What you need to know about a Hand Surgery Procedure
Hand surgery is a surgical procedure to treat problems and conditions that take place in any part of the hand, including the joints, bones, cartilages, nerves, tendons, and skin. In some cases, hand surgery may also cover problems around the forearms, wrists, elbows, and shoulders.
What Does the Procedure Involve?
There are several different types of surgery that can be carried out on the hand, depending on the cause of the problem, such as injury, disease, or congenital defect. Some of the main types of hand surgery are tendon repair, nerve repairs, closed reduction and fixation, joint replacement (arthroplasty), as well as surgical drainage and/or debridement. Most of these surgeries are performed under general anesthetic, but some can be done under local anesthetic.
How Long Should You Stay in the Area?
Depending on which type of surgery you underwent, you may need to stay in the hospital overnight. The recommended length of stay is 7 to 10 days in the local area, but you should check with your surgeon when you can fly home. During your stay, your surgeon may schedule follow-up checkups where your condition is monitored and your stitches are removed.
How Long is the Recovery Time?
In general, you should be able to return to work within a week if your job does not require extensive use of your hands, but if your job is physically demanding and you need to use your hands a lot, it can take as long as 3 to 6 months before you can resume your job. The total recovery period may take around 6 months, but this depends on which type of surgery you underwent.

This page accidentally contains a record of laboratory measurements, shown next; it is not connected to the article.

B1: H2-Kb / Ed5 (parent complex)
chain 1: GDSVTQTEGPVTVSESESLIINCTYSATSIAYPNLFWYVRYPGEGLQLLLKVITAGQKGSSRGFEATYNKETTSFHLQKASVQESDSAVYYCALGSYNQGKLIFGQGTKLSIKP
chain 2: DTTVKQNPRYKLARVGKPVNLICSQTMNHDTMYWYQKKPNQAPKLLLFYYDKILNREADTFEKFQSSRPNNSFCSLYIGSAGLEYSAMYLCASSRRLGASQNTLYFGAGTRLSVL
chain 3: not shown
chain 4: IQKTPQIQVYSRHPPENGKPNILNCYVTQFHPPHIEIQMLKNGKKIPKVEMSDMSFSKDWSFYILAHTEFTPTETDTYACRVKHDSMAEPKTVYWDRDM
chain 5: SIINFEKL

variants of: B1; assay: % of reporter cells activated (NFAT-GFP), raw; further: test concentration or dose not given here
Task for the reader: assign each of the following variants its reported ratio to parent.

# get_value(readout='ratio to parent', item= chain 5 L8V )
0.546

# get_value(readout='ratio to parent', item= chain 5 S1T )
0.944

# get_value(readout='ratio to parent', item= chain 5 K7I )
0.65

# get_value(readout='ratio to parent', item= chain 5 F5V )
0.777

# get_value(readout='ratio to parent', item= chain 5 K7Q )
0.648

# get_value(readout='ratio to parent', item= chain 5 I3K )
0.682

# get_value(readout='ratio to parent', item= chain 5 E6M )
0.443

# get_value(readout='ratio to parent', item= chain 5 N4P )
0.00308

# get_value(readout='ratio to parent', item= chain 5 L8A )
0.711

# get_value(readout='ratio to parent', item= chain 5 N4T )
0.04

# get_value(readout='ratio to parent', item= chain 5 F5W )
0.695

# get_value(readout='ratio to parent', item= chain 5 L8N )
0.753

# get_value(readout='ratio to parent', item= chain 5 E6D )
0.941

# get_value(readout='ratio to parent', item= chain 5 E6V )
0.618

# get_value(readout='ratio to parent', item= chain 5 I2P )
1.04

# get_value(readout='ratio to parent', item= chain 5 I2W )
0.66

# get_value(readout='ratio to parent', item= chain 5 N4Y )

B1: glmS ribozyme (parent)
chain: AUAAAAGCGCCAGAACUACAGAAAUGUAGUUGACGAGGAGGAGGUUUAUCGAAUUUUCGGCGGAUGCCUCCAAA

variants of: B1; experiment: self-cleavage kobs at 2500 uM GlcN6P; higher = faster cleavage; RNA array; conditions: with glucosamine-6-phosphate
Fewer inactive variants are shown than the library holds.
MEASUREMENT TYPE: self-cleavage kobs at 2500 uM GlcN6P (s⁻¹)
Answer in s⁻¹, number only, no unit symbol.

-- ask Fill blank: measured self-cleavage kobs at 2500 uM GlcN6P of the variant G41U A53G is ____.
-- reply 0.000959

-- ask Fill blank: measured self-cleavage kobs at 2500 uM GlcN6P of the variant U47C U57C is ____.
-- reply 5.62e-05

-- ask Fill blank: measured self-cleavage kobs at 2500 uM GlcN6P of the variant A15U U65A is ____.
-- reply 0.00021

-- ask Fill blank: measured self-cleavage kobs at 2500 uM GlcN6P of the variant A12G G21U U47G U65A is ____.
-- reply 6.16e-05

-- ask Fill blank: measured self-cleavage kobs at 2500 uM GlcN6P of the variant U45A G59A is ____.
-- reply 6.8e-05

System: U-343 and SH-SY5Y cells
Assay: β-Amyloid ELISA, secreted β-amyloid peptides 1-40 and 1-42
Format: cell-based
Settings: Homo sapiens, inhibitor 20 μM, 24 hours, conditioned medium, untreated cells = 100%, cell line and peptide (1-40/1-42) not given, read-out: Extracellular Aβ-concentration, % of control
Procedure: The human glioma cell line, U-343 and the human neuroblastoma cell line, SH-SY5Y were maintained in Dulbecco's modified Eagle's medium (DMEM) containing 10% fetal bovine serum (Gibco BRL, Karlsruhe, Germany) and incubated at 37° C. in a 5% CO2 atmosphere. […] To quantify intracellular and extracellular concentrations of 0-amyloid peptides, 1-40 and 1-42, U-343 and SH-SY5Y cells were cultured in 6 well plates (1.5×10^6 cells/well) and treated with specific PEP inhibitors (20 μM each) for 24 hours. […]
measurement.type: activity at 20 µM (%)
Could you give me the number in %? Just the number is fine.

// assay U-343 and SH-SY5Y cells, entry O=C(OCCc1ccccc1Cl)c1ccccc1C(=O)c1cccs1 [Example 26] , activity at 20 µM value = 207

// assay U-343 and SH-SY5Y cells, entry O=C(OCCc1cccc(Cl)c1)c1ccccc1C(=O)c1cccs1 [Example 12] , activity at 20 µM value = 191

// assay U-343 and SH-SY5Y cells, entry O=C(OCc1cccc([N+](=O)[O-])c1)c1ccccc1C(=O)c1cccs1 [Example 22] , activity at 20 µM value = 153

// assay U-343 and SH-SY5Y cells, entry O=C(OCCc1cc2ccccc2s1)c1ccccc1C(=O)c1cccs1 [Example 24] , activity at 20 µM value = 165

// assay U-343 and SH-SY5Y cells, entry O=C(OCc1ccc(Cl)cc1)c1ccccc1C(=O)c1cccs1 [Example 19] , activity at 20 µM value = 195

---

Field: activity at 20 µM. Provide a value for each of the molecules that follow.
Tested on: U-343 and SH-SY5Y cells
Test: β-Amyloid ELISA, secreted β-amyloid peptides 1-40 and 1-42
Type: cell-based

What Aftercare Should You Consider?
After the surgery, you may need to attend a physical therapy program to strengthen your hand and bring back your range of motion using isometric exercises. Remember to begin your normal routine gradually and take it easy on your affected hand to prevent any complications. You may need to schedule an appointment with your local doctor to check your healing progress.
What is the Success Rate for a Hand Surgery Procedure?
Hand surgery is effective and highly successful. However, just like most surgeries, it carries the risk of bleeding and infection. Other side effects and risks include incomplete healing, blood clots, and loss of feeling or movement of the fingers or hand.
Are there Alternatives to a Hand Surgery Procedure?
Surgery is only an option if other forms of treatment are unsuccessful. If you do not want to undergo surgery, you can take non-steroidal anti-inflammatory medications or cortisone injections and attend physical therapy.
What Should You Expect Before and After the Procedure?
Before surgery, your range of motion, mobility, and productivity may be limited. After hand surgery, you should be able to do normal things again and to perform your activities efficiently.
For an in-depth analysis of a Hand Surgery Procedure, watch this short video.
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